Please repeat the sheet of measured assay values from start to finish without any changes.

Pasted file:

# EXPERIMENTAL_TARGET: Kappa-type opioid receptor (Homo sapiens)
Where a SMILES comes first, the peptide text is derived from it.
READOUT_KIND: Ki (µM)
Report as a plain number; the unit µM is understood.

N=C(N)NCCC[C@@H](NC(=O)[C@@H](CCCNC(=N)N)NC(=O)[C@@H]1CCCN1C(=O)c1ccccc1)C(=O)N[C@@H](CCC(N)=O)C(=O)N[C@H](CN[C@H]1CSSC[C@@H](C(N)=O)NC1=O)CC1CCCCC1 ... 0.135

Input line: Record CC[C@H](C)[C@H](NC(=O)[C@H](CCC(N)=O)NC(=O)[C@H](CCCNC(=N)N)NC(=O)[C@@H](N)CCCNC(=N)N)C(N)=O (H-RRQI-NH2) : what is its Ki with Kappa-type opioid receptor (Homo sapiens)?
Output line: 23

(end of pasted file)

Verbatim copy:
# EXPERIMENTAL_TARGET: Kappa-type opioid receptor (Homo sapiens)
Where a SMILES comes first, the peptide text is derived from it.
READOUT_KIND: Ki (µM)
Report as a plain number; the unit µM is understood.

N=C(N)NCCC[C@@H](NC(=O)[C@@H](CCCNC(=N)N)NC(=O)[C@@H]1CCCN1C(=O)c1ccccc1)C(=O)N[C@@H](CCC(N)=O)C(=O)N[C@H](CN[C@H]1CSSC[C@@H](C(N)=O)NC1=O)CC1CCCCC1 ... 0.135

Input line: Record CC[C@H](C)[C@H](NC(=O)[C@H](CCC(N)=O)NC(=O)[C@H](CCCNC(=N)N)NC(=O)[C@@H](N)CCCNC(=N)N)C(N)=O (H-RRQI-NH2) : what is its Ki with Kappa-type opioid receptor (Homo sapiens)?
Output line: 23